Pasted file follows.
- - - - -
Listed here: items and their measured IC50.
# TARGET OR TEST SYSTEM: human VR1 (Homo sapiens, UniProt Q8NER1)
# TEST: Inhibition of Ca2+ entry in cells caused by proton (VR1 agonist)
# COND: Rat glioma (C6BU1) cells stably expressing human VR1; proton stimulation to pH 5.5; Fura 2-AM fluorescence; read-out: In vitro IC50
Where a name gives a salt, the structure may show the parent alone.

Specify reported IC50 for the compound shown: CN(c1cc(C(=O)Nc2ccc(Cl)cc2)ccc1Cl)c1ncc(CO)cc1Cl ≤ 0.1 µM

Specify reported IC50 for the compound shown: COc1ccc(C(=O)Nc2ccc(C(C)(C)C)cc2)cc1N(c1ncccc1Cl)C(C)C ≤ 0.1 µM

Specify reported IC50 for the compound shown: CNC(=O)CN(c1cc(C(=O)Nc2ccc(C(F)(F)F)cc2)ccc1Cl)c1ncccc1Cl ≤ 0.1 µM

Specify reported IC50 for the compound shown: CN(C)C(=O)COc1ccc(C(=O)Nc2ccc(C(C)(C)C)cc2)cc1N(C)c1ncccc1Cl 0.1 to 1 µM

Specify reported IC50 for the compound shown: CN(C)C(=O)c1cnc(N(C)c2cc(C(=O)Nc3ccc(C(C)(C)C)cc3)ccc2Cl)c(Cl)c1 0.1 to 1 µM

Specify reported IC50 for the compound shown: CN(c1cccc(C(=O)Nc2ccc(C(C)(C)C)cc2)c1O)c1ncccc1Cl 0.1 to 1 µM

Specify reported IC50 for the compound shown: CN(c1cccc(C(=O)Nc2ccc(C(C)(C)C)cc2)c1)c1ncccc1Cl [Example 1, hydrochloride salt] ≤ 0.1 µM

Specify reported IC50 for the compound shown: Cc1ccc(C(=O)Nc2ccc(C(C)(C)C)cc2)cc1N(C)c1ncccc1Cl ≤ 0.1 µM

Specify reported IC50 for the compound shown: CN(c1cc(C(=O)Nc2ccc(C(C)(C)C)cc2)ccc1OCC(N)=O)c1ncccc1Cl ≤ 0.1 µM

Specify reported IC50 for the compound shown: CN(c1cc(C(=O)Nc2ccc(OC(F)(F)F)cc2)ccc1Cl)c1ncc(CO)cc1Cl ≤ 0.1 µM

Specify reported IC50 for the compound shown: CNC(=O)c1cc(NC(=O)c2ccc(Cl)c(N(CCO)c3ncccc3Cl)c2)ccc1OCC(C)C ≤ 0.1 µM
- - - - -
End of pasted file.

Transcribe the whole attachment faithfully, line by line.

Listed here: items and their measured IC50.
# TARGET OR TEST SYSTEM: human VR1 (Homo sapiens, UniProt Q8NER1)
# TEST: Inhibition of Ca2+ entry in cells caused by proton (VR1 agonist)
# COND: Rat glioma (C6BU1) cells stably expressing human VR1; proton stimulation to pH 5.5; Fura 2-AM fluorescence; read-out: In vitro IC50
Where a name gives a salt, the structure may show the parent alone.

Specify reported IC50 for the compound shown: CN(c1cc(C(=O)Nc2ccc(Cl)cc2)ccc1Cl)c1ncc(CO)cc1Cl ≤ 0.1 µM

Specify reported IC50 for the compound shown: COc1ccc(C(=O)Nc2ccc(C(C)(C)C)cc2)cc1N(c1ncccc1Cl)C(C)C ≤ 0.1 µM

Specify reported IC50 for the compound shown: CNC(=O)CN(c1cc(C(=O)Nc2ccc(C(F)(F)F)cc2)ccc1Cl)c1ncccc1Cl ≤ 0.1 µM

Specify reported IC50 for the compound shown: CN(C)C(=O)COc1ccc(C(=O)Nc2ccc(C(C)(C)C)cc2)cc1N(C)c1ncccc1Cl 0.1 to 1 µM

Specify reported IC50 for the compound shown: CN(C)C(=O)c1cnc(N(C)c2cc(C(=O)Nc3ccc(C(C)(C)C)cc3)ccc2Cl)c(Cl)c1 0.1 to 1 µM

Specify reported IC50 for the compound shown: CN(c1cccc(C(=O)Nc2ccc(C(C)(C)C)cc2)c1O)c1ncccc1Cl 0.1 to 1 µM

Specify reported IC50 for the compound shown: CN(c1cccc(C(=O)Nc2ccc(C(C)(C)C)cc2)c1)c1ncccc1Cl [Example 1, hydrochloride salt] ≤ 0.1 µM

Specify reported IC50 for the compound shown: Cc1ccc(C(=O)Nc2ccc(C(C)(C)C)cc2)cc1N(C)c1ncccc1Cl ≤ 0.1 µM

Specify reported IC50 for the compound shown: CN(c1cc(C(=O)Nc2ccc(C(C)(C)C)cc2)ccc1OCC(N)=O)c1ncccc1Cl ≤ 0.1 µM

Specify reported IC50 for the compound shown: CN(c1cc(C(=O)Nc2ccc(OC(F)(F)F)cc2)ccc1Cl)c1ncc(CO)cc1Cl ≤ 0.1 µM

Specify reported IC50 for the compound shown: CNC(=O)c1cc(NC(=O)c2ccc(Cl)c(N(CCO)c3ncccc3Cl)c2)ccc1OCC(C)C ≤ 0.1 µM